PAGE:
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Shooting Industry May 2011 Digital Edition - Page 30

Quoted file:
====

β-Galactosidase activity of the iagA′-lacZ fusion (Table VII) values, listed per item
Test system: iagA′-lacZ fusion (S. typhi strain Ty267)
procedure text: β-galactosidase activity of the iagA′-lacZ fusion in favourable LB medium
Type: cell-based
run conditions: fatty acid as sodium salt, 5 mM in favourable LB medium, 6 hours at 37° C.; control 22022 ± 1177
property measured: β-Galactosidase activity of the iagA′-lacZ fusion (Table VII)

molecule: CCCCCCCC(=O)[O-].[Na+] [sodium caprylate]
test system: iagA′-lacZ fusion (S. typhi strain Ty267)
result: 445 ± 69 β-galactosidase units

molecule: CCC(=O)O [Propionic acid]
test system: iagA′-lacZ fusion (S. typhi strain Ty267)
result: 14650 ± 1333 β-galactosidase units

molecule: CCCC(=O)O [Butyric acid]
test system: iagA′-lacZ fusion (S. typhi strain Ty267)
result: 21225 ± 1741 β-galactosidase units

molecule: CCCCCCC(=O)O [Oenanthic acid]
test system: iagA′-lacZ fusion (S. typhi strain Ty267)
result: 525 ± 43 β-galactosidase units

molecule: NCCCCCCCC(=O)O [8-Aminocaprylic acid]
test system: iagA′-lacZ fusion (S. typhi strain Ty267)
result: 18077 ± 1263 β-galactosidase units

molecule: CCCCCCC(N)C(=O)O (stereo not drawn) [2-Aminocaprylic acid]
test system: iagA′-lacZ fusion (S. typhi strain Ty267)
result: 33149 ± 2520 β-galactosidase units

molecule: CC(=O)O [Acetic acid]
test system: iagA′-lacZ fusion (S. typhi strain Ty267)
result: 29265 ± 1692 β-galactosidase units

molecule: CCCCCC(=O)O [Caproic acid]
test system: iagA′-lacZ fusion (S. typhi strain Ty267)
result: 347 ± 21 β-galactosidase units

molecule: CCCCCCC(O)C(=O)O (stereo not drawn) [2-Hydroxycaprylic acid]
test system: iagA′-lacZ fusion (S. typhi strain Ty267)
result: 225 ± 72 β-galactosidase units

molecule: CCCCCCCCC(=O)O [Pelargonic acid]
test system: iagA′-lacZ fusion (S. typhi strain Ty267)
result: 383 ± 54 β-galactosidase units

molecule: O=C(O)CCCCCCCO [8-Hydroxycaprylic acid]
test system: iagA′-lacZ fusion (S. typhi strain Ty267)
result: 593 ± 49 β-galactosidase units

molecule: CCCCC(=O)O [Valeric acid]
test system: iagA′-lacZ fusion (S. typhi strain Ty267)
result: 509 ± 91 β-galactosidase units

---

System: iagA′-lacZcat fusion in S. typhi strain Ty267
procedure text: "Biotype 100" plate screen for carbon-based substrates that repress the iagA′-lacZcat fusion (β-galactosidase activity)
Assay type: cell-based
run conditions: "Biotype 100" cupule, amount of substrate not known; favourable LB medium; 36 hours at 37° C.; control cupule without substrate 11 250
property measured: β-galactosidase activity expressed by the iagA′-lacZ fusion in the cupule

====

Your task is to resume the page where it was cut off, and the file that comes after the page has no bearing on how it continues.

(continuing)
Mossberg’s Model 500 Chainsaw 12-gauge has an 18 1/2" barrel and a U-shaped fore-handle that activates the slide. Visit Dealers were interested in GG&G’s bipods with a new quick-disconnect feature. “You just rotate a lever, and they come off in your hand. In our sighting systems, we have a red dot system, and behind it, a mount that can go from night vision to three power, or back to one power — just with the rotation of a lever,” said Travis Crawford, of GG&G. At the Blueguns booth, Carl Ring, company president, said they are introducing training versions of some of the newest firearms. “We have the Ruger LCP and LCR. We also have all the Smith & Wesson M&Ps in the three different grip sizes. We’re putting in many guns that are just being introduced at this show; a lot of people are asking for them,” he said. At the SIG SAUER booth, the subcompact SIG P290 drew a lot of attention from L.E. and security personnel. Designed as a backup carry gun, the 9mm has a polymer frame and holds a single-stack, six-round magazine. The gun has interchangeable grip inserts for custom fitting. Armament Technology presented its newest Elcan sights at the show. “Our Dual Role scope, the SpecterDR, has the capability to provide 1x magnification with a red dot for closequarters combat. The same scope provides higher magnification for longerdistance engagements when the user flips a lever that changes the magnification. The zero point stays the same, so the operator can solve different problems with a versatile scope,” said Jack Davidson, sales manager. Security Equipment Corp. unveiled a number of new law enforcement products, including the SABRE Crossfire GEL. It has a range of up to 20 feet, and its crossfire technology provides for better target placement, with reduced wind blowback. SABRE Phantom OC, designed for extracting someone from a confined space, is a more powerful fogger, with the fog be- Show Receives Higher Marks, Changes Continue For 2012 By Russ Thurman HOT Show 2011 ended in a less dramatic fashion than did the 2010 edition. There were no leaking roofs or power outages, nor, most notably, an avalanche of blistering complaints targeted at NSSF. While most exhibitors rated the 2010 show as a highly successful business event, the floor layout and the Sands Convention Center received failing grades. That changed this year. Even exhibitors who were highly critical of the 2010 show gave high marks for the improvements to this year’s event. Dwight Van Brunt, Kimber’s vice president of marketing and sales, who observed of the 2010 event, “The venue is deplorable,” said he saw “positive changes” this year. “The show is flowing better. People are happier with the venue. I’d rate it a big B, B+. We’re not in A territory yet, but we’re definitely in the Bs. Last year was failing,” Van Brunt said. The leap from an F to the Bs drew a sigh of relief, mixed with a sense of accomplishment, from NSSF officials. “I think it was a spectacularly good S show,” said Steve Sanetti, NSSF president and CEO. “People attending the show were smiling; they were pleased. A lot of people worked very hard to make this a good show. My overall impression is they definitely succeeded.” The improvements began shortly after the close of the 2010 show. “We took to heart what people said about the press room, common areas, signage, lighting, shuttle buses, creature comforts and navigation,” said Chris Dolnack, NSSF senior vice president and chief marketing officer. Dolnack said his staff worked closely with Reed Exhibition, Freeman, Sands Convention Center, Venetian management and the Las Vegas Sands Corp. “The Las Vegas Sands Corp. sank millions of dollars into improvements. They put in the escalators to help move people between the two levels more easily. They remodeled the restrooms and they replaced all the light fixtures on Level One. They will be redoing the front lobby areas for Levels One and Two before we go back next year. So, they continue to make Russ Thurman investments,” Dolnack said. While NSSF enjoyed improved ratings for the 2011 show, it was hit with pointed questions for suspending the exhibitors’ space draw for the 2012 show. “Space draw was suspended for 2012 to allow us flexibility in adjusting the layout,” Dolnack said, shortly after the 2011 show. “We are asking the largest exhibitors to voluntarily reduce their exhibit space by 20 percent. This will allow us to include more exhibitors on Level Two, and to allow more companies currently on the wait list to participate.” By mid-April, NSSF had completed its survey of the show’s larger exhibitors and made booth assignments. “We picked up 5,100 net square feet from seven exhibitors who voluntarily reduced their booth size to help the show,” Dolnack said, indicating much of the space was on Level Two, permitting some exhibitors to move from Level One to the main floor. SHOT Show continued on page 45 SI DIGITAL More Exhibitor Space View NSSF’s Video Reports of SHOT Show. Visit 30 MAY 2011 Hot Link Read SI DIGITAL

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